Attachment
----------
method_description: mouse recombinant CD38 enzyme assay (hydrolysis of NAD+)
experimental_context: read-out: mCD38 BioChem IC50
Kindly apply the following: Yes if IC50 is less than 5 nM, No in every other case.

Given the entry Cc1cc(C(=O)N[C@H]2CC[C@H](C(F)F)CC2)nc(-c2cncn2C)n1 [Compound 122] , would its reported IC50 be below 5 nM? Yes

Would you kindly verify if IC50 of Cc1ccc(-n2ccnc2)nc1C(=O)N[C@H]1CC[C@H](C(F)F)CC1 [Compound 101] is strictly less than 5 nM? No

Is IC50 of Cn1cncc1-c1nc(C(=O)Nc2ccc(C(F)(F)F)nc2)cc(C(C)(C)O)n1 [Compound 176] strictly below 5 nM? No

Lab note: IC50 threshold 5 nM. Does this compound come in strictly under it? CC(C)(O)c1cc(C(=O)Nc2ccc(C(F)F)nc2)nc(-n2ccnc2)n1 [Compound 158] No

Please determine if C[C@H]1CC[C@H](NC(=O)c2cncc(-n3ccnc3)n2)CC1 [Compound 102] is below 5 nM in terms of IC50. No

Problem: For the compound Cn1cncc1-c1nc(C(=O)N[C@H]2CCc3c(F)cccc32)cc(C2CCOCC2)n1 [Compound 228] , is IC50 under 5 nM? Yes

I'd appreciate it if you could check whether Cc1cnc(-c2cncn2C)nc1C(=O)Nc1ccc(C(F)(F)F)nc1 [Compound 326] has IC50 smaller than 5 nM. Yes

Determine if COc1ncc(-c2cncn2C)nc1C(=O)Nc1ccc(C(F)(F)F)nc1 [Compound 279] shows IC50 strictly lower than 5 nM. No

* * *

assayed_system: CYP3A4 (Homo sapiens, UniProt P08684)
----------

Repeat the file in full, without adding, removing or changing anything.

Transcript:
method_description: mouse recombinant CD38 enzyme assay (hydrolysis of NAD+)
experimental_context: read-out: mCD38 BioChem IC50
Kindly apply the following: Yes if IC50 is less than 5 nM, No in every other case.

Given the entry Cc1cc(C(=O)N[C@H]2CC[C@H](C(F)F)CC2)nc(-c2cncn2C)n1 [Compound 122] , would its reported IC50 be below 5 nM? Yes

Would you kindly verify if IC50 of Cc1ccc(-n2ccnc2)nc1C(=O)N[C@H]1CC[C@H](C(F)F)CC1 [Compound 101] is strictly less than 5 nM? No

Is IC50 of Cn1cncc1-c1nc(C(=O)Nc2ccc(C(F)(F)F)nc2)cc(C(C)(C)O)n1 [Compound 176] strictly below 5 nM? No

Lab note: IC50 threshold 5 nM. Does this compound come in strictly under it? CC(C)(O)c1cc(C(=O)Nc2ccc(C(F)F)nc2)nc(-n2ccnc2)n1 [Compound 158] No

Please determine if C[C@H]1CC[C@H](NC(=O)c2cncc(-n3ccnc3)n2)CC1 [Compound 102] is below 5 nM in terms of IC50. No

Problem: For the compound Cn1cncc1-c1nc(C(=O)N[C@H]2CCc3c(F)cccc32)cc(C2CCOCC2)n1 [Compound 228] , is IC50 under 5 nM? Yes

I'd appreciate it if you could check whether Cc1cnc(-c2cncn2C)nc1C(=O)Nc1ccc(C(F)(F)F)nc1 [Compound 326] has IC50 smaller than 5 nM. Yes

Determine if COc1ncc(-c2cncn2C)nc1C(=O)Nc1ccc(C(F)(F)F)nc1 [Compound 279] shows IC50 strictly lower than 5 nM. No

* * *

assayed_system: CYP3A4 (Homo sapiens, UniProt P08684)